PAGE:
Business of being allies

September 25, 1998

Business schools are in the vanguard of the creation of more entrepreneurial universities, so let us use them. says Christopher Grey.

Business and management schools are an important part of the modern university. Twenty years ago only a handful existed - now there are about 100, with management the most popular undergraduate subject.

But business schools, often conceived of as "cash cows", are in the vanguard of the creation of a more entrepreneurial vision of the university. This received wide attention with the publication of Burton R. Clark's Creating Entrepreneurial Universities: Pathways of Transformation. At the extreme, this envisages business schools as peripheral units, barely recognisable as academic departments, responding to the training, consultancy and research needs of external users, notably in the private sector.

It is not surprising, then, that business schools have attracted hostility from traditional academics, who often see them as homes for the intellectually inadequate, biased towards business values and even handmaidens of the managerialism sweeping through universities. Moreover, they are regarded with great suspicion as heralding the more widespread application of the entrepreneurial model of the university.

Yet both objectors to, and proponents of, the business school share assumptions about its nature that are incorrect. To study management is not to be pro management, any more than to study fascism is to be pro fascism. You are more likely to find radical critique and intellectual sophistication in a business school than almost anywhere else in a university.

One of the principal reasons for this is that the expansion of business schools and consequent demand for staff coincided with major cutbacks in social science funding. In the 1980s a substantial, mainly young, contingent of staff trained in social science, and bringing its various theoretical traditions and political affiliations, arrived in business schools to develop subjects such as organisational behaviour, accounting and business economics. Since they had to give attention to management, it is unsurprising that it has been in business schools that the most well-informed, most cogent and most damning critiques of management practices and managerialism are to be found.

This was a (surely) unintended consequence of Thatcherite higher education policies and a second was to follow: the development of research assessment regimes gave a substantial boost to the new management academics. They could deliver the significant journal publications that secured high research rankings. So the better management and accounting journals contain more discussion of Derrida than of Disneyworld, more Bataille than balance sheets.

It is quite mistaken to imagine that management academics are either intellectually inferior or committed to capitalist values. And those who persist in regarding business schools as the advance guard for their fatuous "visions" of entrepreneurship are in for a nasty shock: they will find that many management academics are busy deconstructing and critiquing notions of entrepreneurship.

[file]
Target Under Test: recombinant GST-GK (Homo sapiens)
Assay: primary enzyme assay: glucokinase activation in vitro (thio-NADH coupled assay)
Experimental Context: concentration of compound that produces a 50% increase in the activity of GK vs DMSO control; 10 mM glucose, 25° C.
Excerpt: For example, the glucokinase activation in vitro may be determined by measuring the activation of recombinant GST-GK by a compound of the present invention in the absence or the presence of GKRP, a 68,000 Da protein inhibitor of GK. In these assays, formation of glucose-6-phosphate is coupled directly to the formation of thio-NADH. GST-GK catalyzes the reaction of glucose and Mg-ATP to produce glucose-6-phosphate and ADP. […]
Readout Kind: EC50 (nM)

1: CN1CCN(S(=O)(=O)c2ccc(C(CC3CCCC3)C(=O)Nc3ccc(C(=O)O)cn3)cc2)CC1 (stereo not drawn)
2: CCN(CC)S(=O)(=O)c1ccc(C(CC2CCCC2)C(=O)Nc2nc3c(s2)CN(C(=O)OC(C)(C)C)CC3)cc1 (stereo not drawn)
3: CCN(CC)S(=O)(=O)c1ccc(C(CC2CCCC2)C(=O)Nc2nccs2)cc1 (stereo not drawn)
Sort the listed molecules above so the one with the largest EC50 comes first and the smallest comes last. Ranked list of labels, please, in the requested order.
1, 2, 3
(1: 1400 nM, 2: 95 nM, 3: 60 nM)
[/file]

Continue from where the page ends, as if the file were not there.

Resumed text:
It would be absurd to depict business schools as seething hotbeds of radicalism. There are many management academics who align themselves with business values. There are others who would see themselves as disinterested observers. There are some, of all political persuasions, who conduct research that is indeed vacuous. There are many, especially at more senior levels, who are committed advocates of the entrepreneurial model of the university. But this would be true of any discipline.

In some respects, business schools are among the least promising testing grounds for the entrepreneurial university. The assumption is that they are more capable of undertaking near-market activities because of the skills and values of their staff. But even to the extent that this is true, it is true of people who have made a deliberate and, usually, financially punitive decision not to be directly involved in business. Anyone who is willing and able to be a management consultant can pick up lucrative employment in the private sector. Management academics have typically made a relatively more deliberate and conscious choice for "traditional" academic values than their counterparts in many other parts of the university.

What goes on in business schools is like what has gone on in universities for several hundred years. There is a vogue for studying management as a preparation for work (not underpinned by evidence that it makes better managers). Thirty years ago studying sociology might have been a route of entry into the public service, 70 years ago studying classics was an entree to the Imperial Civil Service. Business schools are merely offering the sort of liberal education that social elites have long found advantageous. That may or may not be desirable but it mounts no challenge to traditionalism.

So, contrary to received wisdom, the UK business school in the 1990s is not the ally of a more commercial, entrepreneurial and managerial model of the university. By the same token, it is not the antithesis of the traditional university. It would be appropriate, then, if those opposed to the vocationalism, managerialism and "dumbing down" of modern universities sought allies, rather than enemies, in their business schools.

Christopher Grey is senior lecturer in organisational analysis at Leeds University Business School. The views expressed are personal.

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